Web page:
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UBC Theses and Dissertations

Neighbourhood attitudes toward group homes for adults with a mental handicap Love, Rosemary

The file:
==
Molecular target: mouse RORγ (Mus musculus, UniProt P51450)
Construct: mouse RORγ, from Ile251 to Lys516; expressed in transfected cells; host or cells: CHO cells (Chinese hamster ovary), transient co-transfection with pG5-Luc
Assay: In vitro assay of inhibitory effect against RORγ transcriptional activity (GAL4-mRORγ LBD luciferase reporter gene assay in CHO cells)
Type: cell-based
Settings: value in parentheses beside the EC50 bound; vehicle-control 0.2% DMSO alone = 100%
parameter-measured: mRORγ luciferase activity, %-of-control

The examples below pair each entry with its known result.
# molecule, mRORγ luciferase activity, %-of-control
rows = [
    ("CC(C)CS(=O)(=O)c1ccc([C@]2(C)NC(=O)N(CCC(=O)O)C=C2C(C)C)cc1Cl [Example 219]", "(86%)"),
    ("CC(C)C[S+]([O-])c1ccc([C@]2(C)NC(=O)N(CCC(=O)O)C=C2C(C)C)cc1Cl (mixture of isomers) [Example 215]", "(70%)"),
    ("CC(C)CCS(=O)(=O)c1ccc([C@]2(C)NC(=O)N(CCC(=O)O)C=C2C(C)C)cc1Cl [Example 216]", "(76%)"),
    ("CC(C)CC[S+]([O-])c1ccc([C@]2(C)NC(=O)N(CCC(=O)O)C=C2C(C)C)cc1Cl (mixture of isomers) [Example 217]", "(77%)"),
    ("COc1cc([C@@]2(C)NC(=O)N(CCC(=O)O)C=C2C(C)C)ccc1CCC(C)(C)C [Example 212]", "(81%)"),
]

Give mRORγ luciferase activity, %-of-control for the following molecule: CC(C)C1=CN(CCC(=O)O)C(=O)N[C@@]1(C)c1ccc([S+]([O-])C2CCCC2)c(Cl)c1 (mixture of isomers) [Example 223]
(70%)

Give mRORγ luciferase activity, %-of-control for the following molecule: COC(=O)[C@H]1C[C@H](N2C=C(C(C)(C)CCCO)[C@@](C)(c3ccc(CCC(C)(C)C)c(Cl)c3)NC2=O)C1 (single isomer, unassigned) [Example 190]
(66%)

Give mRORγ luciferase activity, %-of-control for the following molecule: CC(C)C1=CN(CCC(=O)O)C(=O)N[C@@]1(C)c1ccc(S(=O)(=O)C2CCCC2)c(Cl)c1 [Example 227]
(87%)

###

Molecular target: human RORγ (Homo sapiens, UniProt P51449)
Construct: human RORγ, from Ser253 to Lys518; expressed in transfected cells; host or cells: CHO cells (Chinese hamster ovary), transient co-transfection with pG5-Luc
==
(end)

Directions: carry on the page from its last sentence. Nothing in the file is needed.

This study investigated neighbourhood attitudes toward people with mental handicaps. It examined the public's knowledge about mental handicaps and collected demographic information about the respondents. A total of three hundred households were surveyed, seventy-five in each of four areas in Vancouver, B.C. Each area was divided into immediate, intermediate and distant neighbours, centred around a group home. The research questions investigated the influence of factual knowledge, proximity and the amount of contact with people who have a mental handicap and demographic, factors on neighbours' attitudes towards adults with a mental handicap. Descriptive statistical and ANOVA procedures were conducted. The results did not produce statistically significant evidence to answer the research questions. However, two moderate trends were detected. Immediate and intermediate proximity groups showed slightly more tolerant attitudes than the distant neighbours. Respondents with higher amounts of contact with people who have mental handicaps scored higher on the attitude scales, but not at statistically significant levels. There is a discussion of the implications of the study and suggestions for further research.

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